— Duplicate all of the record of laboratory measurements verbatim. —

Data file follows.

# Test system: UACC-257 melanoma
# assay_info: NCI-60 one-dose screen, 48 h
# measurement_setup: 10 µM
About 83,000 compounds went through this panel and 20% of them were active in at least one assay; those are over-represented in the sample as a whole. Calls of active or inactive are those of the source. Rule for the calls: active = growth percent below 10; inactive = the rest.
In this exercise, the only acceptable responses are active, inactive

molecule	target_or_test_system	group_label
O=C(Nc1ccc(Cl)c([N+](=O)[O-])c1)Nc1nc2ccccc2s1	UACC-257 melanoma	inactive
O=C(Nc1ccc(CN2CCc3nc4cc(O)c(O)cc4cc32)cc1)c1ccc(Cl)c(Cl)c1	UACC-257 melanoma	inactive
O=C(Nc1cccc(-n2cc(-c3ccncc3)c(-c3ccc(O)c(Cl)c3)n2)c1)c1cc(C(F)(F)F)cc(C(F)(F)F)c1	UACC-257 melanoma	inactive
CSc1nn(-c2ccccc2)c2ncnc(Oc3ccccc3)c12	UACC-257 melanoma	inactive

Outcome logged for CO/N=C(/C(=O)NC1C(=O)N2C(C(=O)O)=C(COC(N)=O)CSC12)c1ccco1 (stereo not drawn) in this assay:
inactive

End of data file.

# Test system: UACC-257 melanoma
# assay_info: NCI-60 one-dose screen, 48 h
# measurement_setup: 10 µM
About 83,000 compounds went through this panel and 20% of them were active in at least one assay; those are over-represented in the sample as a whole. Calls of active or inactive are those of the source. Rule for the calls: active = growth percent below 10; inactive = the rest.
In this exercise, the only acceptable responses are active, inactive

molecule	target_or_test_system	group_label
O=C(Nc1ccc(Cl)c([N+](=O)[O-])c1)Nc1nc2ccccc2s1	UACC-257 melanoma	inactive
O=C(Nc1ccc(CN2CCc3nc4cc(O)c(O)cc4cc32)cc1)c1ccc(Cl)c(Cl)c1	UACC-257 melanoma	inactive
O=C(Nc1cccc(-n2cc(-c3ccncc3)c(-c3ccc(O)c(Cl)c3)n2)c1)c1cc(C(F)(F)F)cc(C(F)(F)F)c1	UACC-257 melanoma	inactive
CSc1nn(-c2ccccc2)c2ncnc(Oc3ccccc3)c12	UACC-257 melanoma	inactive

Outcome logged for CO/N=C(/C(=O)NC1C(=O)N2C(C(=O)O)=C(COC(N)=O)CSC12)c1ccco1 (stereo not drawn) in this assay:
inactive